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15 Ways To Keep the Election Results From Spoiling Your Family's Thanksgiving

Emotions are running high after the 2016 presidential election, and the headlines continue to spur heated discussion. For families with members on both sides of the political aisle, that’s a perfect recipe for clashes at Thanksgiving dinner.

Two National Louis University psychology professors say that arguments don’t need to happen, and offer tips for Thanksgiving hosts and guests to use to keep peace in the family.

  1. Start from a place of loving each other, and remember that despite differences, bonds of family unite everyone, urged Claudia Pitts, Ph.D., associate professor of psychology at National Louis University. That mindset will set the tone for the day.
  2. When guests walk in the door, hosts can ask them to write at least one thing they’re thankful for on a poster board, or even on paper leaves hung on a decorative branch. People feeling grateful for blessings aren’t combative, commented Susan Thorne-Devin, LCSW, assistant professor in National Louis University’s counseling program.
  3. A “defuse, distract and decline” strategy can keep the peace. “Defuse means to soften what others say—for example, if someone implied Hillary Clinton was a warmonger, you could say, ‘oh, I see you’re worried about the safety of people in other countries,’” Pitts said. “Distract could be, ‘How did you make this delicious stuffing?’ And decline is more direct: ‘I don’t want to talk about this. I don’t want to ruin the holiday.’” Then change the subject to something neutral, like food, entertainment or shared memories.
  4. Invite a buffer person, such as a friend who has no relatives in town, suggested Thorne-Devin. Family members who usually squabble might put on their best behavior because a new person is present.
  5. No one can control what others say, but they can control their reaction, Thorne-Devin reminded. “When someone is talking about their politics, you don’t have to engage. You can just listen without having to insert your point of view. Remember that the relationship is more important than ‘being right’ on a single issue.”
  6.  Guests can set up a code word, such as “bananas,” with someone who will have their backs, suggested Pitts. If the conversation starts getting heated, they can say to their safe person, “Did you buy the bananas?” and he or she can rescue you by changing the conversation topic or whisking you away to help in the kitchen.
  7. Hosts can take a proactive approach when they invite guests to Thanksgiving dinner, requesting that guests not talk about politics, said Thorne-Devin. “Or put a sign on the door saying, ‘a politics-free day,’” she suggested.
  8. When guests arrive, if possible, have them park their cars in a place where they can get out easily. What could be more awkward than leaving a gathering because of an uncle’s tirade and then having to ask that uncle to back up his car so you can get out of the driveway?
  9. Think about seating arrangements. If a young nephew has been marching in protests, seating him next to curmudgeonly Uncle Bob might not be a good choice, Thorne-Devin observed.
  10. When guests take their seats, the host or family matriarch or patriarch can set things off on the right foot by asking everyone to hold hands and say a prayer or a few words of inspiration, or invite people to state what they’re grateful for, suggested Thorne-Devin.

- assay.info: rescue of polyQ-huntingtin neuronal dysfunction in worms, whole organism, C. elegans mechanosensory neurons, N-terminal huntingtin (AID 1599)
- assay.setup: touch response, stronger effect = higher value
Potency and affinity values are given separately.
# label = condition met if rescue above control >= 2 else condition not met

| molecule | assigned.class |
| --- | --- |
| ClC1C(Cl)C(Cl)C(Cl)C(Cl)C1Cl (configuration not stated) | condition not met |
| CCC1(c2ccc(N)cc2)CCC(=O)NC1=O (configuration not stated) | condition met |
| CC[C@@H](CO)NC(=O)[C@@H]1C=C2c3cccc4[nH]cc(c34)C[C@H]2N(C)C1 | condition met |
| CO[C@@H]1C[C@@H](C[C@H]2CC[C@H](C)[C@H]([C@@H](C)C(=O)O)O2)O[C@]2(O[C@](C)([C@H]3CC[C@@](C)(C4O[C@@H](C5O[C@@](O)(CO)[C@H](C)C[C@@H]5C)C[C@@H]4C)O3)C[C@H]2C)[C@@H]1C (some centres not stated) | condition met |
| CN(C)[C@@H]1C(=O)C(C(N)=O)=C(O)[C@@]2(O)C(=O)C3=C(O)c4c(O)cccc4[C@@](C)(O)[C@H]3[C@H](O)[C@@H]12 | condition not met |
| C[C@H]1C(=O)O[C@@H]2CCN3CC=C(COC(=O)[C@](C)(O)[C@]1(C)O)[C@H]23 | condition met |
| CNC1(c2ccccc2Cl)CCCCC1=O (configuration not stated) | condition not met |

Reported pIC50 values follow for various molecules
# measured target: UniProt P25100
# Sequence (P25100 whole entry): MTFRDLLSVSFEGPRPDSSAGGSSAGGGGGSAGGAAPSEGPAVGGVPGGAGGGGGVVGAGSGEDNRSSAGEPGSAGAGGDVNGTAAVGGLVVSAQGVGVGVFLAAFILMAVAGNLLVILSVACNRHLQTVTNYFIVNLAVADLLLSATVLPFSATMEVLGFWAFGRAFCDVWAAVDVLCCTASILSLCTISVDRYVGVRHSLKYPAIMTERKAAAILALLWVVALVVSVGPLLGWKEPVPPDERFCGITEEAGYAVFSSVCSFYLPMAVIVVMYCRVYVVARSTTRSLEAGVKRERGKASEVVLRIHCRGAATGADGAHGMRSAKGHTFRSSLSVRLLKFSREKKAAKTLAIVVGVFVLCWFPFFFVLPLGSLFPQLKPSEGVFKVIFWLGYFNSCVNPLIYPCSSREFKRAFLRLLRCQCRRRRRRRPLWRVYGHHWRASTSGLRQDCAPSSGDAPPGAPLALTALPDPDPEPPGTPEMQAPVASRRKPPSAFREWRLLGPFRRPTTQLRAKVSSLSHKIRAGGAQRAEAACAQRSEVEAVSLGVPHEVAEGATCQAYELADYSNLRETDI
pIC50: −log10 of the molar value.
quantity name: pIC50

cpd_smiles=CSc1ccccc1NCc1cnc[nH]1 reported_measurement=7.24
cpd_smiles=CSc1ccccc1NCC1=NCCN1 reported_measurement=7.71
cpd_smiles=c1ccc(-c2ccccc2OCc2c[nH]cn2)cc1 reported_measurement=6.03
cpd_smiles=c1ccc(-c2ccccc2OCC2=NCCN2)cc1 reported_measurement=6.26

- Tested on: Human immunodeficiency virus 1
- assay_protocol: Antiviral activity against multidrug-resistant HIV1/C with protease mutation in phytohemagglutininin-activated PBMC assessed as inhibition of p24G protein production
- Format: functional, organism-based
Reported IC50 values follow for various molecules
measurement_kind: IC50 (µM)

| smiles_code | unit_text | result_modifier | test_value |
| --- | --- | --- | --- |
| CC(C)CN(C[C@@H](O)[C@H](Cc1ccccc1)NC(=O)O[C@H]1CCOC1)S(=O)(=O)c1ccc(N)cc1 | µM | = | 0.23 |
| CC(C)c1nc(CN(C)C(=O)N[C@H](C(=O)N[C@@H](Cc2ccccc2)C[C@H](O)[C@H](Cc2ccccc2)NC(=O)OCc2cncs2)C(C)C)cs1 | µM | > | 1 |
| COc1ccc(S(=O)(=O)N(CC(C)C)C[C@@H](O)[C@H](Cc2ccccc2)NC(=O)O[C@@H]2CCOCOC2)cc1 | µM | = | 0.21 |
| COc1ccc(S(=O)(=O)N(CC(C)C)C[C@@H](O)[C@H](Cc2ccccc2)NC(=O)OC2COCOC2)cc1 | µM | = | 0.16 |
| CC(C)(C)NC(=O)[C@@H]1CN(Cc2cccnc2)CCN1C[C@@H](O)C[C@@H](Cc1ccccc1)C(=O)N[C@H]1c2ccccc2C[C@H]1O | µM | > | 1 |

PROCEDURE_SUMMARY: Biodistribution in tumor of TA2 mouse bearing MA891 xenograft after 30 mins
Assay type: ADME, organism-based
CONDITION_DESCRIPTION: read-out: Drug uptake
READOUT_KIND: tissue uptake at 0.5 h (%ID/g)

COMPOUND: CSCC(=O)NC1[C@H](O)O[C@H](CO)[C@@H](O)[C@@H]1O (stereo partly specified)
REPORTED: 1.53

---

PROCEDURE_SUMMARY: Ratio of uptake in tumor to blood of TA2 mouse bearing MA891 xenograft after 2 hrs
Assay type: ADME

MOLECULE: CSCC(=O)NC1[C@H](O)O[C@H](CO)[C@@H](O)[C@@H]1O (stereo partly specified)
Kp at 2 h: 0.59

11. Beware of alcohol. “It disinhibits people, makes them feel emotional and say things they wouldn’t normally say,” Pitts cautioned. Hosts can water down the drinks, serve a punch lightened with club soda, or ask drinkers to help with tasks, like setting napkins.
  12. Get enough sleep, Pitts reminded. People who are overtired, whether they hit the bars Wednesday or rose at 5 a.m. to prep the turkey, can be irritable and snap at others.
  13. Humor can help lighten the mood, but can also be a double-edged sword. Pitts noted that someone could start ridiculing a politician, then claim they were only joking. “What I think is funny, someone else may not,” she said, urging guests to exercise courtesy.
  14. Likewise, football can be a good distraction or a source of divisiveness, if guests root for different teams. “Better to go outside and toss a football around,” Pitts remarked.
  15. If people start attacking each other, guests can simply make apologies to the host and leave, both professors said. Hopefully, they can catch up with family again at the next holiday gathering. Or maybe not. “Sometimes, the dysfunctional family should be avoided,” Pitts said. “I’m not talking about just politics—it’s about people who hurt you. Self-care is important, and you’ll see your family again.”


About National Louis University
Founded in 1886, National Louis is a nonprofit, non-denominational University offering bachelor’s, master’s, and doctoral degrees in fields of education, management, human services, counseling, public policy, and others concerned with human and community development. From its inception, National Louis has provided educational access to adult, immigrant and minority populations – a mission it sustains today.  National Louis is well-known for an exceptional history in teacher preparation, and continues to be a leader in educating future teachers and community leaders to succeed in urban environments. For more information, visit


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